Sharing API routes and types between frontend and backend

One of the important but tedious things in SPA development is to make sure that the API calls the frontend makes are actually implemented in the backend and that frontend and backend agree on the types of the functions offered by the API.

Running Rust both on server and client implies that we can trivially share the types that represent values exchanged between frontend and backend (e.g. by putting the types in a shared crate). This is nice and doesn’t involve any extra work.

Now, I want to go a step further than this: I want the compiler to statically check that the frontend only accesses URLs on the backend that are actually implemented by the backend, and also that frontend and backend agree on the types of values being passed between them. It is clearly possible to come up with a common API specification language and, from that, generate some code for frontend and backend (see, e.g. haskell-servant), so that the type checker will enforce this.

Question: does anyone here know of anything like this in the Rust ecosystem? Has anyone here done this in some way or another?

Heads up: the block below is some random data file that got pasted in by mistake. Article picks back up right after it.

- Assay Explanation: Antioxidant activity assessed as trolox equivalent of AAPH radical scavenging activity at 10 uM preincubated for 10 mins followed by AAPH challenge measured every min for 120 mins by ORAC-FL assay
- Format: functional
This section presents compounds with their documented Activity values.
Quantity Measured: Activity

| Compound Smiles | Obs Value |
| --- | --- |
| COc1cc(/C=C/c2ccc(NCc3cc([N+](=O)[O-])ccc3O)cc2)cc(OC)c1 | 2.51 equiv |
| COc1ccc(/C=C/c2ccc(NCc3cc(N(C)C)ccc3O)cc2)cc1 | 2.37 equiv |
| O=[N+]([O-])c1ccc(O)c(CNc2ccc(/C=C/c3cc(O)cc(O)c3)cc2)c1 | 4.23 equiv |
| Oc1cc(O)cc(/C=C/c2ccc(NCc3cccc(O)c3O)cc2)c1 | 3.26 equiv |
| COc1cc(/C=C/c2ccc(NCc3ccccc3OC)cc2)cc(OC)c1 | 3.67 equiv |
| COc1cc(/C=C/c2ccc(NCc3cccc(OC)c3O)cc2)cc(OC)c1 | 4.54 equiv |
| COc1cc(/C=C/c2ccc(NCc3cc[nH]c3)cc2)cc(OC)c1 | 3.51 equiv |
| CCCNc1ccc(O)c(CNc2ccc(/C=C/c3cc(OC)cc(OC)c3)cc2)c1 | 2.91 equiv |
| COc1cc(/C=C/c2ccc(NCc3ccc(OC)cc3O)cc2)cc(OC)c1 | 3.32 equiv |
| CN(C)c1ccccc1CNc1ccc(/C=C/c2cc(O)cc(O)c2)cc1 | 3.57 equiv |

I’ve written only server_integration example with shared models between Seed and Actix but nothing more smart and robust.
We have also example with GraphQL - it generates Rust code from schemas - it should be used to verify contracts between client and server. Or you can investigate binary protocols like gRPC.
I want to investigate ways how to do something like in the far future.

I tried this with tide but it did not work. Tide using async-std and seed using tokio but that shared data cant implement for async trait when seed using tokio. So, i just defined same data in 2 crate. Also, for future, graphql will be fine.

Are you sure that Seed uses Tokio?

Well, i am not but compiler complained about executor. So i guessed “if it is not async-std, it should be tokio” :slight_smile:

Maybe the errors were different, i dont know. But when i removed async-std(sqlx was using it) trait from shared, it worked.

Thanks for pointing out the graphql libraries of Rust. I wasn’t aware of juniper and the graphql client. I’ll check those out. From their description, it sounds like they might actually do exactly what I am looking for.

I learned about one way to probably not do it: the graphql introspection result of juniper does not trivially convert to a graphql SDL schema, since the official graphql library on NodeJS fails to load the json schema from juniper’s introspection.
Fair enough, I guess that’s why there is a crate Haven’t tried that yet. They are taking the approach of writing the graphql SDL schema by hand and generating the types and a trait for the API. It looks like implementing that trait means the graphql server is complete and adheres to the SDL schema.

1 Like